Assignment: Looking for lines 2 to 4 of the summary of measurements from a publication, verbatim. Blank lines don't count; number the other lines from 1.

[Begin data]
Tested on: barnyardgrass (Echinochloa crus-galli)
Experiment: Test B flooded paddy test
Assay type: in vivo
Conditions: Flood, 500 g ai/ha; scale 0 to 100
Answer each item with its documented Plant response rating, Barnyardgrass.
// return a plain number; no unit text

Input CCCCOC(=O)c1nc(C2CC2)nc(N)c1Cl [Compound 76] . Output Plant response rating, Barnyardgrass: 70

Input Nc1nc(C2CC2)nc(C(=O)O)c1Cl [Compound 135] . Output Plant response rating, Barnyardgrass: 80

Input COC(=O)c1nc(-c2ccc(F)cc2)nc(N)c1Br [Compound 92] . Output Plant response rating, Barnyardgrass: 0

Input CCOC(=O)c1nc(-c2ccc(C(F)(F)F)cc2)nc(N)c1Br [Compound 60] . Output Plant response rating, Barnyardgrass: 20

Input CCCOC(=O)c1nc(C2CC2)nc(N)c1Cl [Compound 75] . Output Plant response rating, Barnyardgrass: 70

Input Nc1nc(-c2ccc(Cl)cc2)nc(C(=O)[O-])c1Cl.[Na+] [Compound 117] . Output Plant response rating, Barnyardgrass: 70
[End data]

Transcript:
Experiment: Test B flooded paddy test
Assay type: in vivo
Conditions: Flood, 500 g ai/ha; scale 0 to 100